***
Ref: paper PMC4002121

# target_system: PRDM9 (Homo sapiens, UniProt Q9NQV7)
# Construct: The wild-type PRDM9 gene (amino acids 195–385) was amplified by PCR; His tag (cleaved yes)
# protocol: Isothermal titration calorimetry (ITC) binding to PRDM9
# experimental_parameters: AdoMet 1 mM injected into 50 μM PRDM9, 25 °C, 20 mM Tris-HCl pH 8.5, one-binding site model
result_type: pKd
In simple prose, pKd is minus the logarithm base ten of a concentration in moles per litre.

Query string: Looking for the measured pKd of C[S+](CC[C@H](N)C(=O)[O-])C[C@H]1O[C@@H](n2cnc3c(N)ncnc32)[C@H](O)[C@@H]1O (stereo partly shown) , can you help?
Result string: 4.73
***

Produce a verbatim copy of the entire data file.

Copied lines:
Ref: paper PMC4002121

# target_system: PRDM9 (Homo sapiens, UniProt Q9NQV7)
# Construct: The wild-type PRDM9 gene (amino acids 195–385) was amplified by PCR; His tag (cleaved yes)
# protocol: Isothermal titration calorimetry (ITC) binding to PRDM9
# experimental_parameters: AdoMet 1 mM injected into 50 μM PRDM9, 25 °C, 20 mM Tris-HCl pH 8.5, one-binding site model
result_type: pKd
In simple prose, pKd is minus the logarithm base ten of a concentration in moles per litre.

Query string: Looking for the measured pKd of C[S+](CC[C@H](N)C(=O)[O-])C[C@H]1O[C@@H](n2cnc3c(N)ncnc32)[C@H](O)[C@@H]1O (stereo partly shown) , can you help?
Result string: 4.73